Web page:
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IBM Dual Ladders

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Scientists and engineers are classified as professionals. According to the Fair Labor Standards Act, this category includes any person who has received special training of a scientific or intellectual nature and whose job does not entail more than a 20 percent time allocation for lower-level duties.

The compensation of scientists and engineers focuses on rewarding them for their special scientific or intellectual training. Here lies one of the special compensation problems that scientists and engineers face. Consider the freshly minted electrical engineer who graduates with all the latest knowledge in the field. For the first few years after graduation this knowledge is a valuable resource on engineering projects where new applications of the latest theories are a primary objective. Gradually, though, this engineer’s knowledge starts to become obsolete, and team leaders begin to look to newer graduates for fresh ideas. If you track the salaries of engineers and scientists, you will see a close resemblance between pay increases and knowledge obsolescence. Early years bring larger-than-average increases (relative to employees in other occupations). After 10 years increases drop below average, and they become downright puny in 15 to 20 years.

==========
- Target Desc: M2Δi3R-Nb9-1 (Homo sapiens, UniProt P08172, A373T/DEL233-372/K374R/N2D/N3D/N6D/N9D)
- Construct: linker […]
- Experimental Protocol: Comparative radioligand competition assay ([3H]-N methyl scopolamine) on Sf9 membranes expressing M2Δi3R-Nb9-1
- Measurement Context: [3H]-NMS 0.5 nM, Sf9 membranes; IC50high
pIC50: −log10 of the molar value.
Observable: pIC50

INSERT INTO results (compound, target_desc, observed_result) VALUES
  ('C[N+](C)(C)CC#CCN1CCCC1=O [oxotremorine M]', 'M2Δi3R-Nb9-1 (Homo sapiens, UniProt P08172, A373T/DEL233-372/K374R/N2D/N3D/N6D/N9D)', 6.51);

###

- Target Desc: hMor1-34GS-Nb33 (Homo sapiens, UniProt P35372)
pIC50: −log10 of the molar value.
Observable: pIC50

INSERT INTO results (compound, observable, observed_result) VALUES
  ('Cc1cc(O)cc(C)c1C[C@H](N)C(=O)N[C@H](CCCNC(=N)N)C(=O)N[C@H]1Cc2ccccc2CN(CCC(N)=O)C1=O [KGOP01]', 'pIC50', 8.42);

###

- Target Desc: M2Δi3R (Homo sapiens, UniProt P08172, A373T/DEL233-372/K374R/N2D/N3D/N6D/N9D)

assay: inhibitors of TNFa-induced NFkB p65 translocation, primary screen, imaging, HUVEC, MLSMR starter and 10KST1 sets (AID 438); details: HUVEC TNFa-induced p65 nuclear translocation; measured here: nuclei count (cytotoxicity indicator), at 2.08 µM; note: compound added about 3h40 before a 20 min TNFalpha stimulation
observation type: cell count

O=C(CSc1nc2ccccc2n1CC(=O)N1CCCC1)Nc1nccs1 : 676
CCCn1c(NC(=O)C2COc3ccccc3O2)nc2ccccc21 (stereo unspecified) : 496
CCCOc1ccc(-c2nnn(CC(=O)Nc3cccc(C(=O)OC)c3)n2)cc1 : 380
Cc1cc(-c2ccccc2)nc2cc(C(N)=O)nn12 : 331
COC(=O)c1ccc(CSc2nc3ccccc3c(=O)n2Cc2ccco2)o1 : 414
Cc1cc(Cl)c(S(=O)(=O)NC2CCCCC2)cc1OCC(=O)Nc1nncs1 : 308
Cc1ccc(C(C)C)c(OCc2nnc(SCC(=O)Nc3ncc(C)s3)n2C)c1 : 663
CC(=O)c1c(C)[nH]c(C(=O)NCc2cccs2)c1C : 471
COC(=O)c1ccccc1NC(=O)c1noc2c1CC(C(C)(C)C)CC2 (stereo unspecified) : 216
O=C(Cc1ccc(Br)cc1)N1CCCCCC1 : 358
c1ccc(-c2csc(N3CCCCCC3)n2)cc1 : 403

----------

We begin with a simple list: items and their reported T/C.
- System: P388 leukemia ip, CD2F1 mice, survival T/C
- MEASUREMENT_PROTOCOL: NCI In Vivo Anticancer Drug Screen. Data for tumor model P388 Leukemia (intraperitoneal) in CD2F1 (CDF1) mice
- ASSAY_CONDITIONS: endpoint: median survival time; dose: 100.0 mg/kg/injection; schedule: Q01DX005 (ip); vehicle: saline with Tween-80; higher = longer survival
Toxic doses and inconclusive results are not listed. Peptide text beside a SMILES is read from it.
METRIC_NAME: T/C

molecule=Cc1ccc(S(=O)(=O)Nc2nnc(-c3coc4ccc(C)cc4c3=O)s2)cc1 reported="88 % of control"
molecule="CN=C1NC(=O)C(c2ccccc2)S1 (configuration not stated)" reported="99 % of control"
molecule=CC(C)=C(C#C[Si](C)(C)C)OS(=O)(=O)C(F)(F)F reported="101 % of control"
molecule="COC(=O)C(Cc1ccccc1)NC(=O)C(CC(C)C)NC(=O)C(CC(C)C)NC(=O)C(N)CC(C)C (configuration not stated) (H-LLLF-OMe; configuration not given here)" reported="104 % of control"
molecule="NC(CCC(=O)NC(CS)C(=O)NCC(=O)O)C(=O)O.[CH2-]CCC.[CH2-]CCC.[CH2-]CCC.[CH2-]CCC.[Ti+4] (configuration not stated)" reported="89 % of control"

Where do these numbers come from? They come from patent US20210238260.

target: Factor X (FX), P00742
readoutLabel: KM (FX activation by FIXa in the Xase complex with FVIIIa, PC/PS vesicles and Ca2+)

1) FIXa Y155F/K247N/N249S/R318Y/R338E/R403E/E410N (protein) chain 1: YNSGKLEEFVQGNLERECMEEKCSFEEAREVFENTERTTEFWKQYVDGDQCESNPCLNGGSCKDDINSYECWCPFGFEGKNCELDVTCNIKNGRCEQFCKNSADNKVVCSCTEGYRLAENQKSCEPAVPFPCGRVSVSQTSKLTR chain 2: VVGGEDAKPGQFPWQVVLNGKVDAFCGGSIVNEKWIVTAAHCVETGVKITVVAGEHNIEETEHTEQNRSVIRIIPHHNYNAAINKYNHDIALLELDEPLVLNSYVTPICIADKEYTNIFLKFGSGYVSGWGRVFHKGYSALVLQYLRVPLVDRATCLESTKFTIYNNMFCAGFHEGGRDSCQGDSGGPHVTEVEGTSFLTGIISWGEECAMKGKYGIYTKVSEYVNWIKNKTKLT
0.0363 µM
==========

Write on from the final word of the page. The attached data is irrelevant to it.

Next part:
Partly because salary plateaus arise, many scientists and engineers make career changes such as moving into management or temporarily leaving business to update their technical knowledge. In recent years some firms have tried to deal with the plateau effect and also accommodate the different career motivations of mature scientists and engineers.

The result has been the creation of dual-career tracks. Exhibit below shows a typical dual-career ladder used at IBM.


Notice that dual ladders provide exactly that: two different ways of progressing in an organization, each reflecting different types of contributions to the organization’s mission. The managerial ladder ascends through increasing responsibility for supervision or direction of people. The professional track ascends through increasing contributions of a professional nature that do not mainly entail the supervision of employees. Scientists and engineers have the opportunity at some stage in their careers to consider a management track or continue along the scientific track. Not only do dual tracks offer greater advancement opportunities for scientists and engineers, but maximum base pay in the technical track can approximate that of upper-management positions. 

Reference: Milkovich−Newman. (2004). Compensation. The McGraw−Hill Companies

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